To reach Turkey’s most important Roman Catholic church, a visitor must scour a traffic-choked street to find the metal doors, walk down a flight of stairs, cross a courtyard and finally step into the consecrated basilica.
Inside the Holy Spirit Cathedral here, the lights remain low until a minute before evening Mass, and then reveal frescoed ceilings with gold-trimmed arches, 22 crystal chandeliers and blond-marble columns. On this night, 14 worshipers dot the pews.
In the Turkish capital, Ankara, the only Catholic church is even more discreet: It is marked simply by a French flag.
When Pope Benedict XVI travels to Turkey next week, he will be making his first trip to a predominantly Muslim country at a moment of diplomatic fragility.
He also will be traversing some of the most ancient and revered milestones of Christianity, in a land where Christianity is disappearing and where non-Muslim minorities complain of systemic discrimination, harassment and violence against them.
It is a complex agenda. The pope’s main purpose is to meet with the Istanbul-based spiritual leader of the world’s 250 million Eastern Orthodox Christians in a show of ecumenical solidarity. But he must also use the visit to attempt to repair the damage from comments he has made that cast Islam in a negative light.
Among Turkey’s nearly 70 million Muslims, reaction to Benedict’s visit ranges from disinterest to intense anger. A man opened fire early this month on the Italian Consulate in Istanbul, telling police later that he wanted to “strangle” the pope. A nationalist gang called the Gray Wolves is staging regular demonstrations protesting the pontiff’s arrival.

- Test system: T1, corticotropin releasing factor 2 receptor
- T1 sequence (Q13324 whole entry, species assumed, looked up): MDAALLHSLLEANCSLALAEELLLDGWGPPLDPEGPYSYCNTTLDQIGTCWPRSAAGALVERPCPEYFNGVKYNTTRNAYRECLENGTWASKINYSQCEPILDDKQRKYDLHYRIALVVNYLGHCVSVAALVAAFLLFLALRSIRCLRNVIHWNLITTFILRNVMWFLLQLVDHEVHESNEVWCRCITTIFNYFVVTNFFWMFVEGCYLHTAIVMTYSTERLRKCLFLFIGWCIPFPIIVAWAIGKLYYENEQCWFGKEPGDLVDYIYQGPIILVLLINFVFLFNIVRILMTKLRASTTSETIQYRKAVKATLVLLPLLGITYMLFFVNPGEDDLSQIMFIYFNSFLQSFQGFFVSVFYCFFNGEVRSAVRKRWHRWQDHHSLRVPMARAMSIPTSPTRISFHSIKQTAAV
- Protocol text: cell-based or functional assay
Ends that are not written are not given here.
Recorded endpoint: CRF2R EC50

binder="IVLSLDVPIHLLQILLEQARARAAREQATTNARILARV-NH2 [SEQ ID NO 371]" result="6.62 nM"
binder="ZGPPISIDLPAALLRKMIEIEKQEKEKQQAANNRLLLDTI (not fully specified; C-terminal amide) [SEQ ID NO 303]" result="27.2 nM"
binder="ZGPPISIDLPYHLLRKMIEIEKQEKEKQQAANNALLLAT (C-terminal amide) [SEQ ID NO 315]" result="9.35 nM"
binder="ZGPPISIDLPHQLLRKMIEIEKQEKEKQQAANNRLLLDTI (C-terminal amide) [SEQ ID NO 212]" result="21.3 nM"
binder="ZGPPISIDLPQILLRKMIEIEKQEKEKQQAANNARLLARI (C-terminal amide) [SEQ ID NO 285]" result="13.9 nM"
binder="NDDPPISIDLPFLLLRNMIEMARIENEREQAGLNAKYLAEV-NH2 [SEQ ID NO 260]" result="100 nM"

Among the estimated 100,000 Christians who live in Turkey, there is hope that Benedict’s presence will cast light on their difficulties.
The Roman Catholic Church is not legally recognized in Turkey. It functions largely attached to foreign embassies; its priests do not wear their collars in public.
Most Christians in Turkey are of the Armenian, Greek and other Orthodox denominations, and although most of these are recognized in the Turkish Constitution as minority communities, they face severe restrictions on property ownership and cannot build places of worship or run seminaries to train their clerics.
Such hardships make it almost impossible for Christians to sustain and expand their communities, advocates say. The Greek Orthodox, for example, have dwindled to no more than 3,000, just 2% of the community’s size in the 1960s.
Fueled by a vitriolic, and growing, potion of nationalism and Islamic radicalism, spasms of violence have led to the killing of one priest this year, the beatings of two others and the burning of a Christian prayer center. Christian tombstones are often vandalized and property frequently confiscated by authorities.
Turkey has come under repeated criticism from Western human rights organizations and the Vatican for its failure to promote religious freedom. Turkey is an Islamic but secular country; in reality, this means that all religious activity, including mosques and imams, is controlled by the government.
“Obviously, more needs to be done to promote religious freedom for all denominations,” Ali Bardakoglu, president of Turkey’s powerful Religious Affairs Directorate, said in an interview. But he defended the government’s treatment of minorities, contending that Christians and other non-Muslims do not face serious problems.
Bardakoglu was one of the most emphatic critics of Benedict after the pope delivered a speech in Regensburg, Germany, in September that denounced Islamic violence and quoted a medieval Byzantine emperor who disdained Islam and its prophet, Muhammad. Adding insult to injury, as far as many Turks were concerned, the emperor was defending Constantinople, cradle of Orthodox Christianity, against the Muslim conquest that gave the city its name today: Istanbul.
Bardakoglu said the pope was welcome in Turkey despite the speech, which touched off outrage throughout the Muslim world. And although he said he accepted Benedict’s subsequent explanations, Bardakoglu did not appear completely appeased.